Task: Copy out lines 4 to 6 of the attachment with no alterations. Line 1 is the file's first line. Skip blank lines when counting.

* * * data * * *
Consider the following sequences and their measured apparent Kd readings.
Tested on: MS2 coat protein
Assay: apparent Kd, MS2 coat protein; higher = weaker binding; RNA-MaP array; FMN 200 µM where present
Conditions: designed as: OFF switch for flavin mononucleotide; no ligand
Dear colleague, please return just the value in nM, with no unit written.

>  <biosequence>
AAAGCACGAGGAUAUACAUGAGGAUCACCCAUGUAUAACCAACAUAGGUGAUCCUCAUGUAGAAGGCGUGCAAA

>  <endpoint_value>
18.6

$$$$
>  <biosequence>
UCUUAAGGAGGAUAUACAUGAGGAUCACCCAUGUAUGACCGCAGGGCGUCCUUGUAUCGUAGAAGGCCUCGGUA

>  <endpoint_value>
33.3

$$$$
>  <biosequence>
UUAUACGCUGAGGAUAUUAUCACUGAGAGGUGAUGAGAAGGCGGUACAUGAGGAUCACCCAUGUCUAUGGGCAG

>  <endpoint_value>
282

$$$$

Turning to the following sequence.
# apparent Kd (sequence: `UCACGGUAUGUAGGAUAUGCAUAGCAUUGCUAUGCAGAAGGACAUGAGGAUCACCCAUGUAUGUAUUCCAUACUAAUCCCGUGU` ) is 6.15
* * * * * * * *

Conditions: designed as: OFF switch for flavin mononucleotide; no ligand
Dear colleague, please return just the value in nM, with no unit written.

>  <biosequence>